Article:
Bridging the Gap Between Autism and Communication [Video]

Autism may cause children to have a difficulty communicating with others. However, two different outlets might make communicating easier for children who are diagnosed with autism. One of the outlets that are bridging the gap between autism and communication is typing. This action can be seen through a book written by Arthur Fleischmann, Carly Fleischmann’s father. Carly was diagnosed with autism at age 2 and is non-verbal, meaning she does not speak. However, she has learned how to communicate through typing. It started when she was eleven and her friend suggested she try tweeting using Twitter. The tweet she typed was mature, insightful and funny.

Carly typed two words at age 10 that opened her world up to her family. She typed Help Teeth Hurt on the computer to let her family know about a problem she was having at the time. Professionals deemed her as mentally retarded so everyone was surprised that she could communicate in that way. Also, no one around her knew she could read or write. Aside from communicating to her family how she felt, she also told them something else. She typed that she was autistic but that was not who she is. Carly also typed that people should know her before they judge her. She did not stop at typing, Carly also uses Facebook and Twitter. Her father helped Carly tell the world what life is like living with autism in a book titled Carly’s Voice: Breaking Through Autism.

Her father and his advertisement company, John St, created a video that shows people what a typical day might be like for Carly. The video, titled Carly’s Cafe, was filmed in one day on a $175,000 budget. Carly’s Cafe shows a family: a father, sister and a person with autism at a coffee shop ordering drinks. People can get a glimpse into autism through the video by learning how normal sights and sounds can affect a person with this disability. Arthur Fleischmann said that through embedded areas, viewers are able to move their mouse around the video to experience the visual and auditory distractions that most people ignore but which becomes a never-ending problem for people such as Carly. Fleischmann also says that when these distractions are combined with the inability to speak it makes it even more frustrating. A second outlet that is bridging the gap between autism and communication is animated movies.

Owen Suskind began showing signs of autism at age three and was later diagnosed with regressive autism. Regressive autism is a type of autism where children who were developing normally before age 1 or 2 lose social or language skills they previously learned. Owen watched Disney movies even before he was diagnosed with autism. His parents, Ron and Cornelia Suskind, said the Disney characters whose lines and songs he could easily repeat, showed his parents the door to his feelings and thoughts. Suskind said that through these characters, his son was able to come back into the real world. They were told by Owen’s pediatrician that what their son was doing was called mimicry. However, both Suskind and his wife were sure it was not mimicry because Suskind said the emotions, movements and tones were authentic, like he was doing method acting.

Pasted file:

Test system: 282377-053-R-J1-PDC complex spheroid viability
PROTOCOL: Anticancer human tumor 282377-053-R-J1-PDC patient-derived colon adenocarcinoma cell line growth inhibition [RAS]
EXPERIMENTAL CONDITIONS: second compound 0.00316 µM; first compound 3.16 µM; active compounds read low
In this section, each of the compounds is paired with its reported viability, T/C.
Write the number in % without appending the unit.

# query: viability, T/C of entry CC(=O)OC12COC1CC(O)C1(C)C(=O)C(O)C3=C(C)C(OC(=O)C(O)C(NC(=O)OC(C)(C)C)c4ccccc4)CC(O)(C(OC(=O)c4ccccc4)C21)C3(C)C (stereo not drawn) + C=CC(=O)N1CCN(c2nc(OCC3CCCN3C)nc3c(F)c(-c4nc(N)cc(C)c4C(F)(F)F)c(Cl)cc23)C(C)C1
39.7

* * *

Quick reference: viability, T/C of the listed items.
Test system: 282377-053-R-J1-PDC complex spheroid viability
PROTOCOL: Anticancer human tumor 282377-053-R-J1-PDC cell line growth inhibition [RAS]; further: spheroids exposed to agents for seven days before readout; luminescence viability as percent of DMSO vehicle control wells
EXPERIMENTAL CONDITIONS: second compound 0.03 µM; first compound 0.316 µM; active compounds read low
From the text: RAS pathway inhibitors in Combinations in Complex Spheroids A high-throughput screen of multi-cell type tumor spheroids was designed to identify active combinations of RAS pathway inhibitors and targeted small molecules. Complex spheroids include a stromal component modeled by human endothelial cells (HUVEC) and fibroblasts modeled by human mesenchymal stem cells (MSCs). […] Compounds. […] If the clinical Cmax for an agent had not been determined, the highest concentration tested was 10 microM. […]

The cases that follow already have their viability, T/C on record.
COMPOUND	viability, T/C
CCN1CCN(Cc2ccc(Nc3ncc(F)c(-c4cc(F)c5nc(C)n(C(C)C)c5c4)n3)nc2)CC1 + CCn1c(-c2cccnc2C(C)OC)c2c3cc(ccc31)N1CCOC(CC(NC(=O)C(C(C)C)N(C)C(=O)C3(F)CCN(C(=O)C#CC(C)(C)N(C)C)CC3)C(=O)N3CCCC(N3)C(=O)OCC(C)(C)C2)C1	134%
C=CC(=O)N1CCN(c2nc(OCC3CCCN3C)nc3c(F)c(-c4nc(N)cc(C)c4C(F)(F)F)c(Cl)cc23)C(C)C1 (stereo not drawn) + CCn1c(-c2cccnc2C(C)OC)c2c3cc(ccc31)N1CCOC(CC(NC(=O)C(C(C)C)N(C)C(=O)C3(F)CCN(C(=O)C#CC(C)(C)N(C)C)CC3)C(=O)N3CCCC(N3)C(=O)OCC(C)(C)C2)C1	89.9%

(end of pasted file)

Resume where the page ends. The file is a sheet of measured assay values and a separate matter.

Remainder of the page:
When Owen was six years old, Suskind took a puppet of Iago, the parrot in Aladdin, and began a conversation with his son. He asked Owen how he is doing and his son responded with saying that he was not happy. Owen continues by saying that he does not have any friends and that he cannot understand what people say. Suskind says that the characters who were sidekicks in the movies touched Owen on an emotional level and allowed him to reveal himself. Suskind said it allowed him to communicate with his son on a more delicate level. Suskind has written a book titled Life Animated, which is about Owen and the way Suskind communicated with his son through what he calls Disney-therapy.

Two people who were diagnosed with Autism at a very young age are now able to communicate through technology. Carly learned to use the power of typing to show the world and her family what she has to say. Owen is using Disney movies to also talk to his family about his thoughts and feelings. While the two people were bridging the gap between autism and communication when they were young, these people are thriving today. Carly is attending Victoria College at the University of Toronto and is enrolled in their Bachelor of Arts program. Tammy Starr, Carly’s mother, said she would like to be a journalist. Owen is now 23 and goes to a special school in Cape Cod. He is both the founder as well as the president of the Disney Club, where members watch Disney movies and sing along to the songs in them. Despite Carly and Owen’s challenges, they were able to overcome great odds by using very unique methods to communicate.

By Jordan Bonte


Autism Daily Newscast
The Toronto Star
ABC News
The New York Times

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